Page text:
A lot of people are on the fence about whether buying your own property is a good investment. While we won’t tackle that debate, we know that a home loan is still considered a good debt by many because homes are accepted as a good asset to invest in.
You buy a property and the idea is that over the repayment period the property’s value will appreciate so that the resale value not only covers the loan and interest, but you make a profit as well.You can also rent out your property so that the income from the rental payments pays for the property and it’s upkeep while you carry on with our life. Buying property is all about timing, and if the market is favourable, the returns are fantastic. It’s also good to have property that you can leave to your offspring, or your estate, when you pass away.
Property, like all forms of debt, has it’s downside. Buying property is an expensive exercise, and taxes and transfer costs can break the bank before you’ve even started considering a home loan. You also have to throw in maintenance, rates, water and electricity bills, any renovations etc. As pointed out, economic conditions play a big fator, especially when you want to put your property on the market and you either contend with having your property on the market for a long time or fold and sell at a much lower value than you anticipated. Property is also an illiquid asset so if you think you might need the money, you’ll might have a hard time finding a buyer fast. Location and upkeep is everything, and these two play a big role in determining whether buying a home is a worthwhile investment in the long run.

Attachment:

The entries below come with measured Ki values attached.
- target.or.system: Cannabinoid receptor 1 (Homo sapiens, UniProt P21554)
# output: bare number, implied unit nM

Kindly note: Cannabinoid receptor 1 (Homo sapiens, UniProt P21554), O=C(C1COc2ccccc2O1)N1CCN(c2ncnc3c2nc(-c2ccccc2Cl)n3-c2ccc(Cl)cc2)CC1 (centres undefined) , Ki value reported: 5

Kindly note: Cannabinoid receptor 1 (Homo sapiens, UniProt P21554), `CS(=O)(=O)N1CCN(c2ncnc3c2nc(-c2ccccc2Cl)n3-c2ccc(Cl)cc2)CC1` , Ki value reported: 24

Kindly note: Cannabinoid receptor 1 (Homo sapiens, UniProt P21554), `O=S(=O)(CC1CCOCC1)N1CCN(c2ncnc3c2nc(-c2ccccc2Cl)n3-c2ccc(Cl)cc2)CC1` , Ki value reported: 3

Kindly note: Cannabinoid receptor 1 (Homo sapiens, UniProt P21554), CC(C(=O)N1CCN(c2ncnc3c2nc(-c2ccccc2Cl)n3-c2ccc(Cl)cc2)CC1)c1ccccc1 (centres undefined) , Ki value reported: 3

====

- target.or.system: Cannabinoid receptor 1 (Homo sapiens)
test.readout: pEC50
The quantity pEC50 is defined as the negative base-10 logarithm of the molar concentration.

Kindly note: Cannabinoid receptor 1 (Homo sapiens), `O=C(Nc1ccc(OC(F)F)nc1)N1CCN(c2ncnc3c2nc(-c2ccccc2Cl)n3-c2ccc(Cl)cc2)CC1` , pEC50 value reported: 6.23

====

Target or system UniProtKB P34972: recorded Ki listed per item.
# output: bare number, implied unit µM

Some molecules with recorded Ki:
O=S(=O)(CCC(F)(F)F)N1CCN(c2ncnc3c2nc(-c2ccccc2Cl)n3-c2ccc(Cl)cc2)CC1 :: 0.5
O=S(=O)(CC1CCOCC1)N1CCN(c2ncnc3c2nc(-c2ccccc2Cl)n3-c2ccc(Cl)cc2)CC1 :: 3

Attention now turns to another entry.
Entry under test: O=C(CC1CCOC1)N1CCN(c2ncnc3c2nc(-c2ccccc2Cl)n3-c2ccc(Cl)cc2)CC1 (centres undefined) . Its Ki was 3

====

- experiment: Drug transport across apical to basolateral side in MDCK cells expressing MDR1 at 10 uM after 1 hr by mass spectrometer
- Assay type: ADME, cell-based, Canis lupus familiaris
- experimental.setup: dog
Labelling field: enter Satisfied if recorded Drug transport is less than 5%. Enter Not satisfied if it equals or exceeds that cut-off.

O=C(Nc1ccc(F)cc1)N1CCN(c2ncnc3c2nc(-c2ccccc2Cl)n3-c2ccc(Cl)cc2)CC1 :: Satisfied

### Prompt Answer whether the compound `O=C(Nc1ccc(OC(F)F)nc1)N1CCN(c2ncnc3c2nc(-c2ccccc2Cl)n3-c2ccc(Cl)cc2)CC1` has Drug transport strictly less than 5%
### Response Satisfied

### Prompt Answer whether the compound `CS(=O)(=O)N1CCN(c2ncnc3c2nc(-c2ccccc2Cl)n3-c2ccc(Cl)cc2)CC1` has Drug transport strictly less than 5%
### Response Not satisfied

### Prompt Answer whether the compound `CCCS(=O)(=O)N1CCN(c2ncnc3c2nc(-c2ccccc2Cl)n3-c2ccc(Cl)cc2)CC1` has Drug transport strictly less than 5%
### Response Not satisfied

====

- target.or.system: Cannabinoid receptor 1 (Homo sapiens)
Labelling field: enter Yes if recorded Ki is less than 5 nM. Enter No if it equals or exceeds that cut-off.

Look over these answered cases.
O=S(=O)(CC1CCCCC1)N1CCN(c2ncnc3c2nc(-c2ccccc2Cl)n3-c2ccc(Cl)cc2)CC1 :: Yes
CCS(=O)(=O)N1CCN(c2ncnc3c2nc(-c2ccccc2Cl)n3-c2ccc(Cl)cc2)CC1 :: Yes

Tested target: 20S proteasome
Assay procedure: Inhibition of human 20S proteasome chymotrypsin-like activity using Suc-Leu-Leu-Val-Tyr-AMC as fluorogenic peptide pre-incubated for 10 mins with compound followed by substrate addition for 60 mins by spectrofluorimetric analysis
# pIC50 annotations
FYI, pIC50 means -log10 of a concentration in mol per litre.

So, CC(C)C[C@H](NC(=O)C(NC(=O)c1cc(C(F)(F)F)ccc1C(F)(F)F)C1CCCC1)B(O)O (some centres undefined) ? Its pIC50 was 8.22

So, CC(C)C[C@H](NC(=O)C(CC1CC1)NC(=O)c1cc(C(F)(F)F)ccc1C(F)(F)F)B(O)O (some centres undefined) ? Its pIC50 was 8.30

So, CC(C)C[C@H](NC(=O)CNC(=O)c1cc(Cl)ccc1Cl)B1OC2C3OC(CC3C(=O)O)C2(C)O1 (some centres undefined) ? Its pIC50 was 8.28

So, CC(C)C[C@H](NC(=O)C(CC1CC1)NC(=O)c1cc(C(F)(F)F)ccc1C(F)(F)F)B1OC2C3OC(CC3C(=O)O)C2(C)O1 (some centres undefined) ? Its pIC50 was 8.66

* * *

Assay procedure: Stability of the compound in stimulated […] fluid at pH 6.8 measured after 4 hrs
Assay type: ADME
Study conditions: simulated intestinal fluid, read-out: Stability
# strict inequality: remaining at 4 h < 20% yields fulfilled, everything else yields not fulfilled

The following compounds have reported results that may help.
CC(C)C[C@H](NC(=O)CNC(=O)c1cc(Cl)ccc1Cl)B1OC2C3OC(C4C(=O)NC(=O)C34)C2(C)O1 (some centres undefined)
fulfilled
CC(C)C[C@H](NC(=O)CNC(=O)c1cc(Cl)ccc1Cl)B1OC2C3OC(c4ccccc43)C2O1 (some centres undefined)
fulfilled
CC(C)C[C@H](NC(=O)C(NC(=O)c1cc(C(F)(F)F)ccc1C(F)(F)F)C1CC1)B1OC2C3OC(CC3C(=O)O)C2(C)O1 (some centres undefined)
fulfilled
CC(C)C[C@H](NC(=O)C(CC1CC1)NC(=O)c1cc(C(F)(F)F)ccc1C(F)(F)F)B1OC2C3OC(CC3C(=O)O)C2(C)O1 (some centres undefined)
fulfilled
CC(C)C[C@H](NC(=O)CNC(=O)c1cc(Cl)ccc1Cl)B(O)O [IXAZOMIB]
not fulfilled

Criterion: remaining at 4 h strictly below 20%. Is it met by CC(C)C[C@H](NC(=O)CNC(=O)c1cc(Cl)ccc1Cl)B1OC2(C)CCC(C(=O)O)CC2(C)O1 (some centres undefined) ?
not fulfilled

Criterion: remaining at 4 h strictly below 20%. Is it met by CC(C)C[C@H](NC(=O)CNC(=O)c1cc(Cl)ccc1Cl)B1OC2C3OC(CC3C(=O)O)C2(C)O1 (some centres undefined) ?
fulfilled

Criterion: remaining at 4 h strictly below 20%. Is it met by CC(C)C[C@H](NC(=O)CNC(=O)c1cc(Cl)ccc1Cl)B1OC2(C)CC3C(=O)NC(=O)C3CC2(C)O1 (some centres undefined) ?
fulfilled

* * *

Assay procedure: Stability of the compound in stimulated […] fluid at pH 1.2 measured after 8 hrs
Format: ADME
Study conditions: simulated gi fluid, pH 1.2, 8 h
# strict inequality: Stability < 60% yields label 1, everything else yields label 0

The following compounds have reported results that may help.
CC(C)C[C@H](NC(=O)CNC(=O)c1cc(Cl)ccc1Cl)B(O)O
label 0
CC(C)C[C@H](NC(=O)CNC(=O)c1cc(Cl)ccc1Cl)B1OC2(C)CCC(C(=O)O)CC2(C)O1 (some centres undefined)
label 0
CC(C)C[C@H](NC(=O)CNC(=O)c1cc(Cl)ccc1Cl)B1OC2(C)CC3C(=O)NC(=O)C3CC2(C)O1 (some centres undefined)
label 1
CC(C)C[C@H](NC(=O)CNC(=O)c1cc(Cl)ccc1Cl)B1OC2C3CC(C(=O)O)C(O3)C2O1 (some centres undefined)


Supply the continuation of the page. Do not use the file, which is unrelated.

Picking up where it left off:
A look at investment alternatives
Depending on your motivation for buying property, there are other ways to make own assets without having to get into debt.
- Invest in listed property on the stock market: Much less risk and easy access to money. You also don’t have to worry about paying rates, transfer duty fees, finding tenants, managing the property or anything like that. As with all investments, think long term.
- Invest in the stock market: You don’t necessarily have to limit your investment to property. Buy a stake in a company, or several. The key thing to remember is you don’t want to tie up your investments in one specific share or industry. Diversify your portfolio to limit losses and ride out the (inevitable) market dips.
Whatever you do, make sure you do your research thoroughly before committing to buying property. It can work out really well for you, but if you jump into the first offer thrown at you without giving careful thought to what you’re doing, things can go awry.